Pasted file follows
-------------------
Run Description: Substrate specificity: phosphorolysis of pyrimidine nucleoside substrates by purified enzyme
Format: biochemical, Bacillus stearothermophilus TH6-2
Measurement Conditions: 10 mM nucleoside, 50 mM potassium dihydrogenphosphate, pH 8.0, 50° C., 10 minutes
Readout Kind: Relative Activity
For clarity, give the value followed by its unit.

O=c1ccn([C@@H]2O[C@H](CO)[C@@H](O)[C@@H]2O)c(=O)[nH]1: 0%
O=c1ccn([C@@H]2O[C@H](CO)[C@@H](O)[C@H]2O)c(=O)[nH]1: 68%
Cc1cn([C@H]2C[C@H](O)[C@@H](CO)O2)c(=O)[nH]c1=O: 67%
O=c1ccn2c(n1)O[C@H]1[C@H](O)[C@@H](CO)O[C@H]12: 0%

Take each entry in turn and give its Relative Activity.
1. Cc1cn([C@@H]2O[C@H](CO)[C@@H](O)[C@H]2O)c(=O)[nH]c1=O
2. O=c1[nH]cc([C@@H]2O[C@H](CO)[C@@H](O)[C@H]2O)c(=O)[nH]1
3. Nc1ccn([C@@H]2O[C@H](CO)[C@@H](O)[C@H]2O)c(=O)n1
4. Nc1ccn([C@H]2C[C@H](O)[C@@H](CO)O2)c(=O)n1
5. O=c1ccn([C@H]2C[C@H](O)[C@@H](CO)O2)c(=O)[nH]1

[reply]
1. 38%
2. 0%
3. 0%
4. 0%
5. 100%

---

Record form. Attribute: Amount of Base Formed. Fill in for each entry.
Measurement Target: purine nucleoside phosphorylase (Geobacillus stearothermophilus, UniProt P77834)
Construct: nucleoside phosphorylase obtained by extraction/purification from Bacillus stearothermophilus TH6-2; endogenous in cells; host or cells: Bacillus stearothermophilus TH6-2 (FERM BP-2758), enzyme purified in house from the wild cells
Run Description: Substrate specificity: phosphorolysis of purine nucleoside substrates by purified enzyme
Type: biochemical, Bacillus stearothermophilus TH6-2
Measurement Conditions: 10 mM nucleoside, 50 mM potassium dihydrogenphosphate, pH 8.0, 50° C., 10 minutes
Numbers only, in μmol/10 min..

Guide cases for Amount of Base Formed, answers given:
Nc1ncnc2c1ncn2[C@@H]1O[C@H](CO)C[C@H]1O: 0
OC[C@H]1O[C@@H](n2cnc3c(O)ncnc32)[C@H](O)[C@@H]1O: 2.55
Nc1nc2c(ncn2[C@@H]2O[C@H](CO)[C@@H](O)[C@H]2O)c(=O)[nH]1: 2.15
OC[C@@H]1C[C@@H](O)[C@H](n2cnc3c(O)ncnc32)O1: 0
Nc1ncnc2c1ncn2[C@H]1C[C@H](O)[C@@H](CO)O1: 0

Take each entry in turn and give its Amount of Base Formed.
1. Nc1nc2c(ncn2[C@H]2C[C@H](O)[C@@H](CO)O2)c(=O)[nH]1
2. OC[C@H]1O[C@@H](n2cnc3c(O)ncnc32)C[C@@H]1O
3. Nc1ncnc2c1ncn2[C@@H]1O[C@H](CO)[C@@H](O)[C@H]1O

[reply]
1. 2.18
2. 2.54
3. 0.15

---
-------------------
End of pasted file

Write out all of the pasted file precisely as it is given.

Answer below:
Run Description: Substrate specificity: phosphorolysis of pyrimidine nucleoside substrates by purified enzyme
Format: biochemical, Bacillus stearothermophilus TH6-2
Measurement Conditions: 10 mM nucleoside, 50 mM potassium dihydrogenphosphate, pH 8.0, 50° C., 10 minutes
Readout Kind: Relative Activity
For clarity, give the value followed by its unit.

O=c1ccn([C@@H]2O[C@H](CO)[C@@H](O)[C@@H]2O)c(=O)[nH]1: 0%
O=c1ccn([C@@H]2O[C@H](CO)[C@@H](O)[C@H]2O)c(=O)[nH]1: 68%
Cc1cn([C@H]2C[C@H](O)[C@@H](CO)O2)c(=O)[nH]c1=O: 67%
O=c1ccn2c(n1)O[C@H]1[C@H](O)[C@@H](CO)O[C@H]12: 0%

Take each entry in turn and give its Relative Activity.
1. Cc1cn([C@@H]2O[C@H](CO)[C@@H](O)[C@H]2O)c(=O)[nH]c1=O
2. O=c1[nH]cc([C@@H]2O[C@H](CO)[C@@H](O)[C@H]2O)c(=O)[nH]1
3. Nc1ccn([C@@H]2O[C@H](CO)[C@@H](O)[C@H]2O)c(=O)n1
4. Nc1ccn([C@H]2C[C@H](O)[C@@H](CO)O2)c(=O)n1
5. O=c1ccn([C@H]2C[C@H](O)[C@@H](CO)O2)c(=O)[nH]1

[reply]
1. 38%
2. 0%
3. 0%
4. 0%
5. 100%

---

Record form. Attribute: Amount of Base Formed. Fill in for each entry.
Measurement Target: purine nucleoside phosphorylase (Geobacillus stearothermophilus, UniProt P77834)
Construct: nucleoside phosphorylase obtained by extraction/purification from Bacillus stearothermophilus TH6-2; endogenous in cells; host or cells: Bacillus stearothermophilus TH6-2 (FERM BP-2758), enzyme purified in house from the wild cells
Run Description: Substrate specificity: phosphorolysis of purine nucleoside substrates by purified enzyme
Type: biochemical, Bacillus stearothermophilus TH6-2
Measurement Conditions: 10 mM nucleoside, 50 mM potassium dihydrogenphosphate, pH 8.0, 50° C., 10 minutes
Numbers only, in μmol/10 min..

Guide cases for Amount of Base Formed, answers given:
Nc1ncnc2c1ncn2[C@@H]1O[C@H](CO)C[C@H]1O: 0
OC[C@H]1O[C@@H](n2cnc3c(O)ncnc32)[C@H](O)[C@@H]1O: 2.55
Nc1nc2c(ncn2[C@@H]2O[C@H](CO)[C@@H](O)[C@H]2O)c(=O)[nH]1: 2.15
OC[C@@H]1C[C@@H](O)[C@H](n2cnc3c(O)ncnc32)O1: 0
Nc1ncnc2c1ncn2[C@H]1C[C@H](O)[C@@H](CO)O1: 0

Take each entry in turn and give its Amount of Base Formed.
1. Nc1nc2c(ncn2[C@H]2C[C@H](O)[C@@H](CO)O2)c(=O)[nH]1
2. OC[C@H]1O[C@@H](n2cnc3c(O)ncnc32)C[C@@H]1O
3. Nc1ncnc2c1ncn2[C@@H]1O[C@H](CO)[C@@H](O)[C@H]1O

[reply]
1. 2.18
2. 2.54
3. 0.15

---